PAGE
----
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What Is Celiac Disease?
Celiac disease is an autoimmune disorder. It happens when someone has a food intolerance to gluten. Gluten (pronounced: GLOOT-in) is the general name of proteins found in wheat, rye, barley, and other grains.
In celiac (pronounced: SEE-lee-ak) disease, the body can’t absorb important nutrients. If that happens, a person can become malnourished.
Doctors don't know for sure why the immune system reacts to gluten. But if you have celiac disease, there are ways to manage symptoms and prevent damage to the intestines.
What Are the Signs & Symptoms of Celiac Disease?
Celiac disease — also known as celiac sprue, gluten-sensitive enteropathy, and non-tropical sprue — can cause a wide variety of symptoms, such as:
- pale, foul-smelling stools (poop)
- belly pain and bloating
- weight loss
- painful skin rashes, especially around the elbows and knees
Some people don’t have any symptoms.
Symptoms can happen at any time in a person's life. Some people have problems the first time they have gluten, but others get symptoms years after safely consuming gluten products.
What Causes Celiac Disease?
In celiac disease, gluten triggers the immune system to damage villi. Villi (pronounced: VIL-eye) are finger-like projections lining the small intestine that absorb nutrients from food and send them into the bloodstream. Damaged villi can't absorb important vitamins and minerals.
The cause of celiac disease isn’t known. It tends to run in families, so someone with a family history of the condition may be more likely to get it.
How Is Celiac Disease Diagnosed?
Diagnosing celiac disease usually starts with a blood test to look for antibodies to gluten and other proteins in the intestine’s lining. Antibodies are proteins the immune system makes that recognize and get rid of germs and other things it sees as threats. They usually stay in our bodies in case we have to fight that germ or problem again. If the blood test finds high levels of antibodies to gluten, the doctor probably will do a biopsy of the small intestine to send for testing.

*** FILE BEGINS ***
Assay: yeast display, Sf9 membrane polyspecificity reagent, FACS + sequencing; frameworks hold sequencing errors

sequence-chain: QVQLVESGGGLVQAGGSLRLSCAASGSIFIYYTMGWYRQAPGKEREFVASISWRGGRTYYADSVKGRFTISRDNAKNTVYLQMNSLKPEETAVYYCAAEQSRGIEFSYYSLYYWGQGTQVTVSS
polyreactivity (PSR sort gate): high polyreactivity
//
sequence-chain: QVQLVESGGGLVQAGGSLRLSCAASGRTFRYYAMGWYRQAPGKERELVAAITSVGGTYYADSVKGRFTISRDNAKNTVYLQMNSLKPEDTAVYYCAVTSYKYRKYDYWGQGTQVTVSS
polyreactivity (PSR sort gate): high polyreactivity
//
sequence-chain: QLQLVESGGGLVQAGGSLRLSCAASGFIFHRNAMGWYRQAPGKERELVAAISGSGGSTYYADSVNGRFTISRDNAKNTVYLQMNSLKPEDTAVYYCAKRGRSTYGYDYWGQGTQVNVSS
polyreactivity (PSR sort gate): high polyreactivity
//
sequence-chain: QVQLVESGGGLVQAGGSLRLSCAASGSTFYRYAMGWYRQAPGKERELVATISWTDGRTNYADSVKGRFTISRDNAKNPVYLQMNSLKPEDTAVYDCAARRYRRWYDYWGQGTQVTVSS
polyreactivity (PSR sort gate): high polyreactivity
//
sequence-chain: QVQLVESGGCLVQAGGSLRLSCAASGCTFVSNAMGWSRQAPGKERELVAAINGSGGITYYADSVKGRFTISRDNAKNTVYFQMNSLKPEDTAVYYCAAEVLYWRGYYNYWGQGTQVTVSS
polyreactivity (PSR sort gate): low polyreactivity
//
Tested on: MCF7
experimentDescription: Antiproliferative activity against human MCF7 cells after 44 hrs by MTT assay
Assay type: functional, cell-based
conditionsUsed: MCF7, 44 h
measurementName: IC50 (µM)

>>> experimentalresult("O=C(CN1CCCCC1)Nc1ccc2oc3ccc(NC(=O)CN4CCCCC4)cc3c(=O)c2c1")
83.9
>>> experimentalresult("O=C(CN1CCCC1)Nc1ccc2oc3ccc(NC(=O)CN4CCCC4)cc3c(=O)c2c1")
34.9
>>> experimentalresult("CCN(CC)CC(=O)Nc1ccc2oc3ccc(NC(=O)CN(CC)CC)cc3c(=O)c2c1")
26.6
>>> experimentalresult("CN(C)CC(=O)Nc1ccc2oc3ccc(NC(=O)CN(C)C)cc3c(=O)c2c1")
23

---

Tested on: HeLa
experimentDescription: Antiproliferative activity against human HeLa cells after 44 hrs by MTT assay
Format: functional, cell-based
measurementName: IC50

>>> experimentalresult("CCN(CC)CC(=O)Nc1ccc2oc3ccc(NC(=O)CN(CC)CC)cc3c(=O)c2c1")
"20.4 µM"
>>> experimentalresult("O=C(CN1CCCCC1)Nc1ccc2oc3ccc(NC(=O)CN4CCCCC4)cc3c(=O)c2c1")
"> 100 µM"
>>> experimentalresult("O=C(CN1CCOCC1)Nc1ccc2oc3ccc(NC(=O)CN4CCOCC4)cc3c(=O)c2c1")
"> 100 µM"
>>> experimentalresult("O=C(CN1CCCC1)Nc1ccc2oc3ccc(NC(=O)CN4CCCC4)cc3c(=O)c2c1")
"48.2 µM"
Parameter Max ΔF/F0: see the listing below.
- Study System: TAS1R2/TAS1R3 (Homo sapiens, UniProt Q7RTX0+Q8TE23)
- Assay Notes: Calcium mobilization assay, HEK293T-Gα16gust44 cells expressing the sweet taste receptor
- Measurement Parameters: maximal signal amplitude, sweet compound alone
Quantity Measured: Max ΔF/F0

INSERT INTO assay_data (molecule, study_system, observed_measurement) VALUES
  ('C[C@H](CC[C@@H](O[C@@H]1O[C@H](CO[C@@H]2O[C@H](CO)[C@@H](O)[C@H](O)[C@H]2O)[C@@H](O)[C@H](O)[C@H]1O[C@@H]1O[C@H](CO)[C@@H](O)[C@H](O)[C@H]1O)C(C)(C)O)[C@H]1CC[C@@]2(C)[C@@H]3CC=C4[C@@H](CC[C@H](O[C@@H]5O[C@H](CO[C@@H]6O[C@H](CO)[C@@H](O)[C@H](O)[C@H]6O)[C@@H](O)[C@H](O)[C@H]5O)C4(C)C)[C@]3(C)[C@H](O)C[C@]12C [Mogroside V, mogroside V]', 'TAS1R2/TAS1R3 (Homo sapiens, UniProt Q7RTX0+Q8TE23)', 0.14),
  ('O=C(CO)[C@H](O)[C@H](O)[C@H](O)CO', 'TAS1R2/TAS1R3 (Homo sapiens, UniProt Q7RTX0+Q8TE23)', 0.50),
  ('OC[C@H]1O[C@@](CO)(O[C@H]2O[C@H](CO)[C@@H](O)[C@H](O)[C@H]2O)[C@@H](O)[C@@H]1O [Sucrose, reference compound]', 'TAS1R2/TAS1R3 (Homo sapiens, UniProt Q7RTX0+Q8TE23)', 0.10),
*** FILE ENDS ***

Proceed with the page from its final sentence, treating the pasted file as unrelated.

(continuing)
To do a biopsy, doctors put a long, thin tube (called an endoscope) through the mouth and stomach into the small intestine to get a small tissue sample. A person usually is sedated or under general anesthesia to sleep through the procedure.
If someone is diagnosed with celiac disease, their siblings, parents, and grandparents should get tested too. They could have the disease but no symptoms. Celiac disease that isn’t found in adults for a long time can lead to serious health problems.
How Is Celiac Disease Treated?
There is no cure for celiac disease. Researchers are working on new treatments, and many show promise. But for now, the condition is managed with a gluten-free diet. This lets the intestinal lining heal, and helps ease symptoms.
If you have celiac disease, the doctor will guide you on which foods you can eat and which to avoid. These changes will have a big impact, so the doctor may suggest that you meet with a dietitian for advice.